- Complete outside reading – reading a range of texts outside of the mandatory ones for your course will be massively beneficial for your coursework. If you can find a text that really captures you interest, you may be able to write your coursework essay on this. Although your coursework is only worth 20% of your overall grade, a good grade in this can be enough to help you reach the top grade of an A*.
- Mark schemes and assessment objectives – one very important step in your revision should be to look at how you will be marked and what objectives you need to meet. Once you understand this, you will be able to practice tailoring your answers to meet these requirements to achieve a higher grade. You can find this information on the exam board website.
- Create additional revision resources – in order to reach the top grade, you really need to take your revision to the next level. Creating character profiles, analysing themes and forming detailed summaries of each section of the text can really help. You can also make a log of key information for each chapter or scene for texts that are open book in the exam. This means you can remember which section you need to quickly find quotations.
Where can you get extra support with your A-Level English Literature revision?
If you are struggling with organising or completing your revision, your first point of contact should be your teachers. Your teachers may be able to offer you additional support for example, going over particular texts or supporting you with organising a revision timetable. Likewise, speak to your classmates. They may suggest alternative revision techniques, or you could organise group revision sessions.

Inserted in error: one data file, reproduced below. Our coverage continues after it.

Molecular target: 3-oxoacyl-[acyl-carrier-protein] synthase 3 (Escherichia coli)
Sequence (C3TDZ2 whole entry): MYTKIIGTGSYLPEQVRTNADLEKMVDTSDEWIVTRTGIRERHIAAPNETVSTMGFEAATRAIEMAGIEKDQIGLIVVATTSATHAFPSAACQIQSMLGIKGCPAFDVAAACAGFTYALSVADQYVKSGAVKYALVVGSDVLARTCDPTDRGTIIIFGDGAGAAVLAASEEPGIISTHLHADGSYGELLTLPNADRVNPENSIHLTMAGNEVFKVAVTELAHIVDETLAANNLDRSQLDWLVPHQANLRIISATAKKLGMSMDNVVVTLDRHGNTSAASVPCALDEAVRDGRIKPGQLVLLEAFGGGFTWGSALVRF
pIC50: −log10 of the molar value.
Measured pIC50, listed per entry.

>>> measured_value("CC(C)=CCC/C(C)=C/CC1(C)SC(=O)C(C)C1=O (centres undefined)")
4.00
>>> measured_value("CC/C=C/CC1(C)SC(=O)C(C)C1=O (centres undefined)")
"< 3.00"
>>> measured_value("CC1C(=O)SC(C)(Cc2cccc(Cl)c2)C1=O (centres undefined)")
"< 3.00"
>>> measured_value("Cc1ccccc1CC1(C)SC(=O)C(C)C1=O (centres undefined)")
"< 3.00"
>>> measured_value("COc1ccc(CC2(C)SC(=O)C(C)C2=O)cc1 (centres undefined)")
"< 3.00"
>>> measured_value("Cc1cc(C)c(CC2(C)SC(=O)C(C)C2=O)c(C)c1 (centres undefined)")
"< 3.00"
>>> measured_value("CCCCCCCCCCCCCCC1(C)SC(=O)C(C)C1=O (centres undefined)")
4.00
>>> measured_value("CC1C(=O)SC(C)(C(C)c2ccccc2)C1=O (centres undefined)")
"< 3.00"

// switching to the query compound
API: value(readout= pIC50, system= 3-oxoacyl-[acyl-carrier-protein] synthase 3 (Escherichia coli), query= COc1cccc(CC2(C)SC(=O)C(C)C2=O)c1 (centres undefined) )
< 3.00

If you find yourself really struggling, you could look into getting a private tutor. This option will be costly. However, a private tutor will offer one on one support helping with all aspects of revision from going over texts or marking some practice papers.
If you do not want to pay for a private tutor, you could look at online revision websites such as Seneca. Alternatively, there are many video tutorials available online. Some go through past paper one question at a time, whilst other videos offer summaries of different texts, themes and characters.
Finally, have a look on your exam board website where you can find a range of information concerning your exams and grades. Most exam boards have revision guides available for a range of A-Level subjects including English literature. These will suit the texts you are studying as well as your specific assessment objectives.
What is involved in A-Level English Literature?
English literature can be studied at A-Level either alone, or with English language. Most sixth forms and colleges give students the option to study English literature as a single A-Level.